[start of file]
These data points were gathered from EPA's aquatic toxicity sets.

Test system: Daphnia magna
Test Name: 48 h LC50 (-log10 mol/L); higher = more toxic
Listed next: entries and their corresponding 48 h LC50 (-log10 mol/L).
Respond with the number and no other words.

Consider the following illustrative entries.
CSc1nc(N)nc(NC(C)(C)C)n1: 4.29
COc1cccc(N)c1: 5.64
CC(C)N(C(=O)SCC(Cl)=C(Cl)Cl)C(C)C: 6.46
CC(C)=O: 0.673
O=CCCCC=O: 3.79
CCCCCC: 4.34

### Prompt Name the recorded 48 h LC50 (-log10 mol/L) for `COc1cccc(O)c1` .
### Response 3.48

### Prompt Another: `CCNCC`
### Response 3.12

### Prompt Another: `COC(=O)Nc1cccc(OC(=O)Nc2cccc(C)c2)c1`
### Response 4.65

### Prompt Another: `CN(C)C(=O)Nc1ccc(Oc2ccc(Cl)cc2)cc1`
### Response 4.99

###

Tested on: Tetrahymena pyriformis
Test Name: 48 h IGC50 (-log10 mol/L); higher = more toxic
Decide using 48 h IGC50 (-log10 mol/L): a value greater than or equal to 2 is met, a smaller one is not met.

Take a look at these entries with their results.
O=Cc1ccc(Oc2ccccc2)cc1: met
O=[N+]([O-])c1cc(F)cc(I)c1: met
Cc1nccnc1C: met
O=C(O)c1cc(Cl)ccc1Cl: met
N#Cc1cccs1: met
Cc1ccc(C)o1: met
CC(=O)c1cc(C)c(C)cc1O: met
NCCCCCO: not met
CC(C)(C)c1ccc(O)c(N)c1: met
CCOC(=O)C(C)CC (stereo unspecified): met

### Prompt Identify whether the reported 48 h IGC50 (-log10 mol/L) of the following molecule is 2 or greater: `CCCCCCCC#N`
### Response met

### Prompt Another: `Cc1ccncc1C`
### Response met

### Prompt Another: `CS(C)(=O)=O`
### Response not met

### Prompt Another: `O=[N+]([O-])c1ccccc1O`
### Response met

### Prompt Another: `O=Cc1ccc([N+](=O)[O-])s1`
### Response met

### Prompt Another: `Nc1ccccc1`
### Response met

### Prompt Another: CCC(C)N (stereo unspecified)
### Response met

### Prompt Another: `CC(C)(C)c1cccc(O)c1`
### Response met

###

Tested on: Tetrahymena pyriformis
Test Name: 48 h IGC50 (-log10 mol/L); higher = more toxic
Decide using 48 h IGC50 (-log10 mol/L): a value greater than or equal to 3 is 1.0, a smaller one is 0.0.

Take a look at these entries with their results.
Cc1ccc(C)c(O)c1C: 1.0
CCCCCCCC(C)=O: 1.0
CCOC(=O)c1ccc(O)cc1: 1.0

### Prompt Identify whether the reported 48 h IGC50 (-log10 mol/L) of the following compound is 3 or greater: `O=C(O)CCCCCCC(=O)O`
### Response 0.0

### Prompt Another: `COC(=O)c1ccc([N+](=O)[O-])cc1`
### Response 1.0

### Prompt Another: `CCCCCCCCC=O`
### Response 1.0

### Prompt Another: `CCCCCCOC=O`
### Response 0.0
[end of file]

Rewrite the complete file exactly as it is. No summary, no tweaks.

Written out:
These data points were gathered from EPA's aquatic toxicity sets.

Test system: Daphnia magna
Test Name: 48 h LC50 (-log10 mol/L); higher = more toxic
Listed next: entries and their corresponding 48 h LC50 (-log10 mol/L).
Respond with the number and no other words.

Consider the following illustrative entries.
CSc1nc(N)nc(NC(C)(C)C)n1: 4.29
COc1cccc(N)c1: 5.64
CC(C)N(C(=O)SCC(Cl)=C(Cl)Cl)C(C)C: 6.46
CC(C)=O: 0.673
O=CCCCC=O: 3.79
CCCCCC: 4.34

### Prompt Name the recorded 48 h LC50 (-log10 mol/L) for `COc1cccc(O)c1` .
### Response 3.48

### Prompt Another: `CCNCC`
### Response 3.12

### Prompt Another: `COC(=O)Nc1cccc(OC(=O)Nc2cccc(C)c2)c1`
### Response 4.65

### Prompt Another: `CN(C)C(=O)Nc1ccc(Oc2ccc(Cl)cc2)cc1`
### Response 4.99

###

Tested on: Tetrahymena pyriformis
Test Name: 48 h IGC50 (-log10 mol/L); higher = more toxic
Decide using 48 h IGC50 (-log10 mol/L): a value greater than or equal to 2 is met, a smaller one is not met.

Take a look at these entries with their results.
O=Cc1ccc(Oc2ccccc2)cc1: met
O=[N+]([O-])c1cc(F)cc(I)c1: met
Cc1nccnc1C: met
O=C(O)c1cc(Cl)ccc1Cl: met
N#Cc1cccs1: met
Cc1ccc(C)o1: met
CC(=O)c1cc(C)c(C)cc1O: met
NCCCCCO: not met
CC(C)(C)c1ccc(O)c(N)c1: met
CCOC(=O)C(C)CC (stereo unspecified): met

### Prompt Identify whether the reported 48 h IGC50 (-log10 mol/L) of the following molecule is 2 or greater: `CCCCCCCC#N`
### Response met

### Prompt Another: `Cc1ccncc1C`
### Response met

### Prompt Another: `CS(C)(=O)=O`
### Response not met

### Prompt Another: `O=[N+]([O-])c1ccccc1O`
### Response met

### Prompt Another: `O=Cc1ccc([N+](=O)[O-])s1`
### Response met

### Prompt Another: `Nc1ccccc1`
### Response met

### Prompt Another: CCC(C)N (stereo unspecified)
### Response met

### Prompt Another: `CC(C)(C)c1cccc(O)c1`
### Response met

###

Tested on: Tetrahymena pyriformis
Test Name: 48 h IGC50 (-log10 mol/L); higher = more toxic
Decide using 48 h IGC50 (-log10 mol/L): a value greater than or equal to 3 is 1.0, a smaller one is 0.0.

Take a look at these entries with their results.
Cc1ccc(C)c(O)c1C: 1.0
CCCCCCCC(C)=O: 1.0
CCOC(=O)c1ccc(O)cc1: 1.0

### Prompt Identify whether the reported 48 h IGC50 (-log10 mol/L) of the following compound is 3 or greater: `O=C(O)CCCCCCC(=O)O`
### Response 0.0

### Prompt Another: `COC(=O)c1ccc([N+](=O)[O-])cc1`
### Response 1.0

### Prompt Another: `CCCCCCCCC=O`
### Response 1.0

### Prompt Another: `CCCCCCOC=O`
### Response 0.0